“Every morning, when I open my eyes and see the thick bars across my window I cannot help but think back to that evening my downfall began.”
The first time Karin Steinberger met Jens Soering in person, he had already been a prisoner for 20 years. He had spent more time incarcerated than walking free. That was in August 2006. He was talking about his great love for Elizabeth Haysom, about lies and betrayal. It was a flood of words; he spoke as if his life depended on it. And repeatedly this one phrase: I am innocent.
That was 10 years ago. Since then he wrote her nearly every day, his letters are full of rage, and sometimes of hope. And there are news with every visit: There was a parole-hearing, during which the chairman fell asleep, in front of everyone present. Like all pervious parole applications, this one was also denied. Then there was this new witness, who exonerated Soering, but no official had any interest in him. There was DNA evidence from the crime scene, but none matched that of Jens Soering. A moment of hope came when Tim Kaine, the democratic governor of Virginia, declared Jens Soering’s transfer to Germany. And it was destroyed when his republican successor, Bob McDonnell stopped the transfer on his first day in office. Jens Soering stayed prisoner number 1161655, given two life sentences for the murder on Nancy and Derek Haysom, who were stabbed to death in their home in Lynchburg, Virginia, on March 30th, 1985. The question that still lingers: Is Jens Soering guilty beyond reasonable doubt?
Three years ago Karin Steinberger asked Marcus Vetter if he would like to make a movie about this case. All those inconsistencies, procedural errors, and unanswered questions. The story seemed far from finished. At this moment Jens Soering was in prison for 27 years.
Karin and Marcus have worked together previously, on two documentaries: “Hunger“ (2009) and “The Forecaster“ (2015). And now they looked at the Haysom-killing, a story that seemed written in Hollywood. Two brilliant students meet each other at the University of Virginia, she was beautiful and bold, he was very intelligent and arrogant. They fall in love, become a couple, and then Elizabeth’s parents get killed.
At first the police have no traces, but they get closer and closer to the couple. So Elizabeth and Jens flee to Asia, Europe, and finally get caught in London for cashing bad cheques. They both confess the murder during interrogations, then revoke. Soering says, he confessed to safe her from the electric chair. Haysom says: He did it. The great love turned into a deadly betrayal.
The interview with Jens Soering by Steinberger and Vetter in the Buckingham Correctional Center is the last he is allowed to give in front of a camera. Since then: No more filming. By accident Steinberger and Vetter get the complete video footage of the processes. The gruesome double murder was a public sensation back then in the US, to be seen every day live on TV. The footage is another sensation, you can see everything: How Elizabeth Haysom wraps herself up in lies, how Jens Soering’s lawyer fails because of the special procedural rules in the state of Virgina, how Jens Soering’s with his juvenile arrogance turns everyone against him, how facts get twisted and how crucial questions never get asked.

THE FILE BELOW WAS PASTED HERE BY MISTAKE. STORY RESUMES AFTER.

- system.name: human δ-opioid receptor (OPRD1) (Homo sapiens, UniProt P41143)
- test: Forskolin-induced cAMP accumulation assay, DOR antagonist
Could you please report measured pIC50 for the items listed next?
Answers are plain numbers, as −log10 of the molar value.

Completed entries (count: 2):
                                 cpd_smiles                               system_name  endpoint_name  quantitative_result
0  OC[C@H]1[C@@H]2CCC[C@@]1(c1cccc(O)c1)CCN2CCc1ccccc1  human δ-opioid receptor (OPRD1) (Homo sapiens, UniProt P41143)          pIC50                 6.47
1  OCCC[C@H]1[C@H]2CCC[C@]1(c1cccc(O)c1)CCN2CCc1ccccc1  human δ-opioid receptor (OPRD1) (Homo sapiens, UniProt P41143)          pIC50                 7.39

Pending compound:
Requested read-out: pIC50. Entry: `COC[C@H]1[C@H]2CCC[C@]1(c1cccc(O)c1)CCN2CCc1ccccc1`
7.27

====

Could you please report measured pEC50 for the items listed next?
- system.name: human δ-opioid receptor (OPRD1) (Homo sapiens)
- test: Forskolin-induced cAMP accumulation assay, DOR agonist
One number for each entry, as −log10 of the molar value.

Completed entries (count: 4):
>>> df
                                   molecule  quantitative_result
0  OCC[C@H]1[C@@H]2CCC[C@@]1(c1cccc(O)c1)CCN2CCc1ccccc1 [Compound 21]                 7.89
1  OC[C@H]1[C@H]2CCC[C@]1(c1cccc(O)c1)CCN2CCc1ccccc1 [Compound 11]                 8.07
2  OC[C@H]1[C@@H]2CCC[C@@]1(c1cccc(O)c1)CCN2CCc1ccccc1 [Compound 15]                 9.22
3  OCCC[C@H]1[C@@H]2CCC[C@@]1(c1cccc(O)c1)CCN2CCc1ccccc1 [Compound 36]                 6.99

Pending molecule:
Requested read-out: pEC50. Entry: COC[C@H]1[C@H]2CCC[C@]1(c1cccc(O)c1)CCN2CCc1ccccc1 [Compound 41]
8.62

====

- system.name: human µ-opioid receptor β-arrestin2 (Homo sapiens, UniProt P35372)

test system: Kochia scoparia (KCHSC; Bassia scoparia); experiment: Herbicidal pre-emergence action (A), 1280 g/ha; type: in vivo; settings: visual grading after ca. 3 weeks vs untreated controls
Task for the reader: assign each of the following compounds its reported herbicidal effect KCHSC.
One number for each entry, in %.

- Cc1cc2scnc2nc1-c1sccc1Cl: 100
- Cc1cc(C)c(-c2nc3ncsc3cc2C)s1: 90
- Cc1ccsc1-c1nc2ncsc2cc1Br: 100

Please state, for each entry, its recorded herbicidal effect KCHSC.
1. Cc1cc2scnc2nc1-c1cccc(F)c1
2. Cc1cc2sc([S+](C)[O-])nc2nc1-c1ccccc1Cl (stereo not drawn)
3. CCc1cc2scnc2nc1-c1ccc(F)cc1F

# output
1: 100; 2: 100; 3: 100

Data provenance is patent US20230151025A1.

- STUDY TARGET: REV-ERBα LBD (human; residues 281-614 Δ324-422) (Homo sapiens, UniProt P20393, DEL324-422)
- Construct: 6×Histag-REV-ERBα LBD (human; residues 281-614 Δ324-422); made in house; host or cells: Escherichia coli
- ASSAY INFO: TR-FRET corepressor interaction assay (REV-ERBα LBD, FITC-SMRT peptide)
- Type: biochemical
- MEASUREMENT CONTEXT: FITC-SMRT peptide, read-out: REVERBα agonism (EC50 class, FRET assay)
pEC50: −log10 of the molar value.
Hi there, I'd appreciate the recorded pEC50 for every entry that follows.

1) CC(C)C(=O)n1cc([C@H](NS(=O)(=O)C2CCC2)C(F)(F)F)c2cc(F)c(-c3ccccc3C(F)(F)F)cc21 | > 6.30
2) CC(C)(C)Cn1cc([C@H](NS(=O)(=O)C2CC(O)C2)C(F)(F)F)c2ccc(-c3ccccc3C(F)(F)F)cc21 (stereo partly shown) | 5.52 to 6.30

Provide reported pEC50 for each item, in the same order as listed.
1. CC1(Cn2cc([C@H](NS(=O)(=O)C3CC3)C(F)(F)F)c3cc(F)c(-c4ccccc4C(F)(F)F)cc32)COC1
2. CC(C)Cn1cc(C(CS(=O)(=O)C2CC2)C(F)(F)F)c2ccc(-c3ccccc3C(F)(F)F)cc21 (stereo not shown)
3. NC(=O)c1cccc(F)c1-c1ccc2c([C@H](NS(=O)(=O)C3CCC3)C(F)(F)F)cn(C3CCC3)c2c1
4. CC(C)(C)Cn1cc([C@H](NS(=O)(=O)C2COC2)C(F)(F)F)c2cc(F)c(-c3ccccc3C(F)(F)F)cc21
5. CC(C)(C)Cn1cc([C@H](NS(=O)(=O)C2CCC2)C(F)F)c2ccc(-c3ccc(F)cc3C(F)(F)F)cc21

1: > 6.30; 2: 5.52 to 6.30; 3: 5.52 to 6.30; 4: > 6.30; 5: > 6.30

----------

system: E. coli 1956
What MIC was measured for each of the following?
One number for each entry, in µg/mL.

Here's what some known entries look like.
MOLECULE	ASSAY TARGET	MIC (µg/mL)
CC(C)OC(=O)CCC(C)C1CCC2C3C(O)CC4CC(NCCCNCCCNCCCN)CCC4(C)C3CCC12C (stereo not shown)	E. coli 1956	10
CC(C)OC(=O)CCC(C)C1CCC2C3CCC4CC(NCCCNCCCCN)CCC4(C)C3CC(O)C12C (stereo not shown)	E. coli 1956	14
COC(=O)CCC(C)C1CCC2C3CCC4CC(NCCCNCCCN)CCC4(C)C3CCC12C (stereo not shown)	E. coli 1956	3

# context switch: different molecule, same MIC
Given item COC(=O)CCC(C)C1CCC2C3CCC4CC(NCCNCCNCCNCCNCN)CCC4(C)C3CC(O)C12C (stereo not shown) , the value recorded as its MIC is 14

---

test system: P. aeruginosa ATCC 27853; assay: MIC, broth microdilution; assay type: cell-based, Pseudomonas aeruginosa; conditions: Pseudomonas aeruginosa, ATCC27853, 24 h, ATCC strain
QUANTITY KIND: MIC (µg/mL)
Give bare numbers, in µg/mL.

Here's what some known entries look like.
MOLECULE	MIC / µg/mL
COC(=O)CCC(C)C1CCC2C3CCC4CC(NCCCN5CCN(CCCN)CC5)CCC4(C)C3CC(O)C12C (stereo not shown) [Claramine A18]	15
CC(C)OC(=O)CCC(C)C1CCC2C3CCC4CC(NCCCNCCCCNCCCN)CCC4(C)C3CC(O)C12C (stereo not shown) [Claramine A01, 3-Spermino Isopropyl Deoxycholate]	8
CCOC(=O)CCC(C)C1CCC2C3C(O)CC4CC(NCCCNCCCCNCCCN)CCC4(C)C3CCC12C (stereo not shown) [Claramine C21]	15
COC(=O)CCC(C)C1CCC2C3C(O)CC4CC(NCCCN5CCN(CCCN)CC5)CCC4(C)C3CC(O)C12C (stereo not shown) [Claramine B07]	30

The movie shooting has its own impact: Steinberger and Vetter get to know the FBI-agent, who had made a perpetrator profile; however its existence has been denied by officials to this very day. Together with a private investigator Steinberger and Vetter search for witnesses who, without any stated reason, have never been asked to give testimony in court. They learn that the abuse of Elizabeth Haysom by her mother is still a taboo. Nude pictures of Elizabeth taken by Nancy Haysom are to this day under seal and cannot to be found.
Jens Soering was in prison for 30 years, one month and 24 days when the movie had its world premiere on June 24th, 2016 at the Filmfest in Munich. The movie’s effects are already noticeable. What remains is one crucial question: Is Jens Soering guilty, beyond reasonable doubt?
Munich, August 8th, 2016
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For more information please contact: info(at)filmperspektive.de
Editorial: Karin Steinberger
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World Sales: Louise Rosen
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Sales Germany: Farbfilm Berlin
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|A production of||Filmperspektive|
|Original title||The Promise|
|A film by||Marcus Vetter and Karin Steinberger|
|In co-production with||SWR, ARTE, BR, DR, BBC, SVT, VPRO|
|Directed and edited by||Marcus Vetter|
|Year of Production||2016|
|Consulting Producer||Peter Broderick|
|Director of Photography||Georg Zengerling|
|Bonus materials||Andrea Stettmer|
|Christoph von Stieglitz|
|Original Music||Jens Huerkamp|
|Sound Design||Markus Limberger|
|Sound Mix||Jonathan Schorr|
|Line Producer||Annette Burchard|
|Color Correction||Fabiana Cardalda|
|Legal Advisor||Albert Kitzler|
|Commissioning Editors||Gudrun Hanke el Ghomri, SWR|
|Catherine Le Goff, ARTE|
Petra Felber, BR
Mette Hoffmann Meyer, DR
Nick Fraser, BBC
Kate Townsend, BBC
Axel Arnö, SVT
|Nathalie Windhorst, VPRO|
|Founded by||MFG and DFFF|
|Distributor, Germany||Farbfilm, Berlin|
|World Sales||Louise Rosen Ltd.|
|North American Distribution Representatives||Louise Rosen/Louise Rosen Ltd.|
Peter Broderick/Paradigm Consulting
BRD 2016 / Shooting: April 2014 – June 2015
Format: HD/35mm / Shooting Format: HD
Sound Format: Dolby Digital/ 1:1.85